well if this is true, your neighbor must have a very old house. Newer houses are built respecting the construction code, and there must be a barrier between the tiles and the drywall. First, in a bathroom, you should install moisture resistant drywall. Over the drywall you should install a membrane. There is liquid membrane for where you can't install one.

AND… stops spreading falsehoods. Bleach is an alkaline chemical. What harms the grout is acid chemicals… So, technically, bleach would be good to clean grout. I would if it was not the fact that bleach is an irritant for the respiratory system. I use Mr. Clean to clean the grout in my kitchen and in my bathroom (it is an alkaline cleaner) as it is recommended by the Tile Council of north America. From their website: Keep in mind though, that grout is based primarily of cement and sand. Sand, like glass, is unaffected chemically by most cleaners. Cement is not - rather it is alkaline based and is dissolved by acids. As baking soda and vinegar react, so do grout and vinegar. Accordingly, it is better to clean grout with an alkaline cleaner (Spic and Span, Mr. Clean, etc.) than an acid based cleaner. https://www.tcnatile.com/faqs/39-grout.html#faq37
Shoddy Landmart 2003, there’s a few people on the street who completely ripped out their moldy showers. Bleach only atracks surface mold, I sometimes use peroxide. I did use vinegar and baking soda once but that was to get a clean surface before re-grouting and sealing the tile, ya don’t use that regularly, thanks for correction.

Can happen old or new, comments about Landmart quality by other RFDers here: http://forums.redflagdeals.com/landmart-homes-691977/
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Nov 21, 2013
4093 posts
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AncasterRFD wrote:
Jul 29th, 2019 12:37 pm
Shoddy Landmart 2003, there’s a few people on the street who completely ripped out their moldy showers. Bleach only atracks surface mold, I sometimes use peroxide. I did use vinegar and baking soda once but that was to get a clean surface before re-grouting and sealing the tile, ya don’t use that regularly.

Can happen old or new, comments about Landmart quality by other RFDers here: http://forums.redflagdeals.com/landmart-homes-691977/
I see that the builder is this reliable, and the house is not that old… You say the problem came from using bleach on the bathroom grout. I say that bleach is alkaline, and alkaline chemicals have no bad effect on the grout, as said by the Tile Council of North America. His problem may came from a bad plumbing system? this can happen, even with the most recommended contractors. Anyway, the purpose of my post was to put real infos from a reliable source like the Tile Council of North America who says that acid products (like vinegar!!) will dissolve a small layer of grout,, there are tile installers that remove very stubborn stains on grout with an acid (like straight vinegar or a stronger acid). There they have elected to dissolve the top layer of grout molecules so the stain is no longer attached to anything. While this works, it is not recommended by the grout manufacturers - needing to regrout is sometimes the result. and using an alkaline product (like bleach, although I do not suggest bleach because it is really irritating for the respiratory system) is the best way to get rid of the dirt. They even suggest to use cloths Removing stains from cementitious grout is similar to removing stains from clothing. The same cleaners you might use on clothes to get out a stain should also work on grout.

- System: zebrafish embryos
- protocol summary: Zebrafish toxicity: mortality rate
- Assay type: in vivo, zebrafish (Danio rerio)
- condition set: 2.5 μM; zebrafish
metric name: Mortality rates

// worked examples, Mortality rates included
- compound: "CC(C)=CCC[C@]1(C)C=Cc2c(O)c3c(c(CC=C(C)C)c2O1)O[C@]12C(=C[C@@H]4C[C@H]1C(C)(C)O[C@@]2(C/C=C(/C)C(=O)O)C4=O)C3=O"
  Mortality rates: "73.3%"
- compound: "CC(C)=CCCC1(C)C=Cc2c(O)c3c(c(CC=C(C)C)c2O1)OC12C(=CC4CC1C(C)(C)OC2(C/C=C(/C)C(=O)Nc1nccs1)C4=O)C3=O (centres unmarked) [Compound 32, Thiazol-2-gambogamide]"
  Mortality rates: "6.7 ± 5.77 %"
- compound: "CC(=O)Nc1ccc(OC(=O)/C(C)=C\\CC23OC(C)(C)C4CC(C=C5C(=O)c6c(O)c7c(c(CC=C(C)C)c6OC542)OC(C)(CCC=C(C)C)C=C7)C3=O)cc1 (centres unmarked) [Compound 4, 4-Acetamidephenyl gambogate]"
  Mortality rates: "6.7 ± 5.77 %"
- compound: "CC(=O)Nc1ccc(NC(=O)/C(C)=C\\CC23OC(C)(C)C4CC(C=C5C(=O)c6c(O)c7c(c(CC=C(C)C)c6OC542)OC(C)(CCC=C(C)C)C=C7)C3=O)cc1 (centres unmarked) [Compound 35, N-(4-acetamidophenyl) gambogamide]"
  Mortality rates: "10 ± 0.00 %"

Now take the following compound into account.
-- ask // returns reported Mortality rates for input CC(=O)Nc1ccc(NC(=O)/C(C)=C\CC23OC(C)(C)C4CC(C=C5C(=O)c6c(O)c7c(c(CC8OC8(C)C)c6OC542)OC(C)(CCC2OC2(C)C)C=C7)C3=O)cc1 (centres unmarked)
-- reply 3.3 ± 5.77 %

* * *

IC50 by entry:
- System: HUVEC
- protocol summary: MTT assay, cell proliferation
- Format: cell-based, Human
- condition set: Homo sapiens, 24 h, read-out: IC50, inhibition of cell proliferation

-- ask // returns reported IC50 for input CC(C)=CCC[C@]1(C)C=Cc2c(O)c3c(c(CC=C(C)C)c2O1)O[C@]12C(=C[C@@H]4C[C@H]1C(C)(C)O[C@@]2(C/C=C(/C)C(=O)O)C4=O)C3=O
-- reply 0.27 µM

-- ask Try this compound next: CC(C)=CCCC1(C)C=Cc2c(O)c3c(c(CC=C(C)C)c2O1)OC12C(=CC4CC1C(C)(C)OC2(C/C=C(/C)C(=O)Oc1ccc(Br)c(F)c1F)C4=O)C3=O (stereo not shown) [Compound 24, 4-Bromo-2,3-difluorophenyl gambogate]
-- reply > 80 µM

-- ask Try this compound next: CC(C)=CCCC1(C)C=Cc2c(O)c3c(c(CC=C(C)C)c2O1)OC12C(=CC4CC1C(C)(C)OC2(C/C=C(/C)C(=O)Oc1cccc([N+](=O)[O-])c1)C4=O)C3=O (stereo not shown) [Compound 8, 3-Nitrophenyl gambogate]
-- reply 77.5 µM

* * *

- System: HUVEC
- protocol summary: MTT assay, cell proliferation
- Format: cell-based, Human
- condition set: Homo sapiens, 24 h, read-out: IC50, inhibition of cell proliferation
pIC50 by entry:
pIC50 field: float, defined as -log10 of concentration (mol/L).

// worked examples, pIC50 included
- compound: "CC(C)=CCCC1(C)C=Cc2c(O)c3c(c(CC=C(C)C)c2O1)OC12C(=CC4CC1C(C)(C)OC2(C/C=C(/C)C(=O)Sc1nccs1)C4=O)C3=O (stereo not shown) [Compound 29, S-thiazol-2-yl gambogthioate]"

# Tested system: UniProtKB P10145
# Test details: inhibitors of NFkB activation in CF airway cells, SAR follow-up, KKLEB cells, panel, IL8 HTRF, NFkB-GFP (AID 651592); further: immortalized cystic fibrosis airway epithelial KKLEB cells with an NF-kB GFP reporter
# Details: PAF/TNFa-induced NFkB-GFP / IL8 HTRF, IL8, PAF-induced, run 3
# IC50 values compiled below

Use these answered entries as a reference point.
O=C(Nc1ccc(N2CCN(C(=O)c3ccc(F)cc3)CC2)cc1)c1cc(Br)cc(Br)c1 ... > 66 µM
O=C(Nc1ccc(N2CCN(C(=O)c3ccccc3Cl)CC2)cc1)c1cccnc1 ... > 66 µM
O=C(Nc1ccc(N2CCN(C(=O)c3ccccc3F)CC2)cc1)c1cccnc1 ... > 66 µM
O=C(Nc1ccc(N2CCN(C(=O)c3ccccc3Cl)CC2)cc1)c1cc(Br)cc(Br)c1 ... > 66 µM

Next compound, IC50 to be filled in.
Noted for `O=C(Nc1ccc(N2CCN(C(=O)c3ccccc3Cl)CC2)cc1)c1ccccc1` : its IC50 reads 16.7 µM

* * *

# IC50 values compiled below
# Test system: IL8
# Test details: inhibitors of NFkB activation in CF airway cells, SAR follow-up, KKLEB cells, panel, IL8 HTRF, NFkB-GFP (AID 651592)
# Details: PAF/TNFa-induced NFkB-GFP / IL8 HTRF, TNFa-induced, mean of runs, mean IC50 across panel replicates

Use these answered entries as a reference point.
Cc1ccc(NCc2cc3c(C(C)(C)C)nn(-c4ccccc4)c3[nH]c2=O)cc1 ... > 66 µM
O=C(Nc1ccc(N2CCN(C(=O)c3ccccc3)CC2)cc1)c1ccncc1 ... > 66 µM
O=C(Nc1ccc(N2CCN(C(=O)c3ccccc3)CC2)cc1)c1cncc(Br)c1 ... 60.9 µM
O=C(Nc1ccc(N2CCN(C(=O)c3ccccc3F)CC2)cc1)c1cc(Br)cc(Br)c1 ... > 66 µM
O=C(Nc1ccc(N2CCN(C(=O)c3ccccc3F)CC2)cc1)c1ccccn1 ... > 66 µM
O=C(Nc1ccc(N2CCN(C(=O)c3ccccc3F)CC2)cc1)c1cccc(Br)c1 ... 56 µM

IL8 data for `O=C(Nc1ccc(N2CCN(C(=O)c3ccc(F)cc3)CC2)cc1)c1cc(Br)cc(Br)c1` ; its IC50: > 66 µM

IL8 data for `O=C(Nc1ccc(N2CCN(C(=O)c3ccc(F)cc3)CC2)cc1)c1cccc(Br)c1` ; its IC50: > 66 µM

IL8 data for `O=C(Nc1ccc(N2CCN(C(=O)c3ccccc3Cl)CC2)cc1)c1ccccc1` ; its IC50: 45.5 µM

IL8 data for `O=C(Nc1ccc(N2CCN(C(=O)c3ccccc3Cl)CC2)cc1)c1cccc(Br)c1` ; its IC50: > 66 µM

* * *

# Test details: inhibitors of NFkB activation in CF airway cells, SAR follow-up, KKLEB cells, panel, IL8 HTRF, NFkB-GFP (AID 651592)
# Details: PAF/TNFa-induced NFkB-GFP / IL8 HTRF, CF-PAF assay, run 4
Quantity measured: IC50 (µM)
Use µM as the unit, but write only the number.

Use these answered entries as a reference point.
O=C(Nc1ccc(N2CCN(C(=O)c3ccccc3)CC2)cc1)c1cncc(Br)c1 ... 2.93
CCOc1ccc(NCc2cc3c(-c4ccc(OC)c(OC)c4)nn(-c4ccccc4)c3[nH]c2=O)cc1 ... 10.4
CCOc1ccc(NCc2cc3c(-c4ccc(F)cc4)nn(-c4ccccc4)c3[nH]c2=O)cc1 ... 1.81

Italic and bolded are copied from https://www.tcnatile.com/faqs/39-grout.html#faq37 and you should really read it.
Newbie
Jul 16, 2019
16 posts
12 upvotes
Peterborough
Great catch OP. Can imagine the head honcho looking at his sales figures for the weekend 10,000 bottles of tilex....nice, 10,000 bottles of pledge, ooh really nice. Then he goes to review his emails and voicemails..........WTF!!!!
Newbie
Mar 13, 2012
14 posts
2 upvotes
EDMONTON
Thank you OP
Picked up 2 in North Edmonton.
The price scanned at regular price ($4.xx) the store attendant had no issues honoring the price on the website.
Deal Addict
Aug 25, 2005
4723 posts
1312 upvotes
im lost in this back and forth.

so if i have some mold and mildew on the grout and caulking, whats the best solution for cleaning?
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Nov 21, 2013
4093 posts
2385 upvotes
BenK wrote:
Jul 29th, 2019 1:52 pm
im lost in this back and forth.

so if i have some mold and mildew on the grout and caulking, whats the best solution for cleaning?
For the grout: https://www.tcnatile.com/faqs/39-grout.html#faq37. They suggest Spic and Span, Mr. Clean, they even suggest cloths stainn remover... But no acid cleaner, or no vinegar as some suggested...

For the caulk, if you have no success withany cleaner, I'd suggest to take off old caulk, and re-caulk....
Deal Addict
Sep 1, 2007
1374 posts
863 upvotes
Surrey
BenK wrote:
Jul 29th, 2019 1:52 pm
im lost in this back and forth.

so if i have some mold and mildew on the grout and caulking, whats the best solution for cleaning?
Oxygen bleach (ociclean)